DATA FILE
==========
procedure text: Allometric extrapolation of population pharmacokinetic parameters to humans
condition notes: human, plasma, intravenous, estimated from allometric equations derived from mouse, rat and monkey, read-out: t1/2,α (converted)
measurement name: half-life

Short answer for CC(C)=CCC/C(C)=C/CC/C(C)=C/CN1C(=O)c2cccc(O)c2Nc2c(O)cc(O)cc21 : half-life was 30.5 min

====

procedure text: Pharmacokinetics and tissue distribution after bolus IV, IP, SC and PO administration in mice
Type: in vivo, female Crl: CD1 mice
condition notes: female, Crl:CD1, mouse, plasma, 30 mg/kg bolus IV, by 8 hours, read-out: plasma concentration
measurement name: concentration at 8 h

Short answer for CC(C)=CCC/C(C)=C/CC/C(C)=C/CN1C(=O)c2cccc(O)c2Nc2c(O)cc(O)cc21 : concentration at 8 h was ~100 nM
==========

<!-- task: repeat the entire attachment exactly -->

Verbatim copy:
procedure text: Allometric extrapolation of population pharmacokinetic parameters to humans
condition notes: human, plasma, intravenous, estimated from allometric equations derived from mouse, rat and monkey, read-out: t1/2,α (converted)
measurement name: half-life

Short answer for CC(C)=CCC/C(C)=C/CC/C(C)=C/CN1C(=O)c2cccc(O)c2Nc2c(O)cc(O)cc21 : half-life was 30.5 min

====

procedure text: Pharmacokinetics and tissue distribution after bolus IV, IP, SC and PO administration in mice
Type: in vivo, female Crl: CD1 mice
condition notes: female, Crl:CD1, mouse, plasma, 30 mg/kg bolus IV, by 8 hours, read-out: plasma concentration
measurement name: concentration at 8 h

Short answer for CC(C)=CCC/C(C)=C/CC/C(C)=C/CN1C(=O)c2cccc(O)c2Nc2c(O)cc(O)cc21 : concentration at 8 h was ~100 nM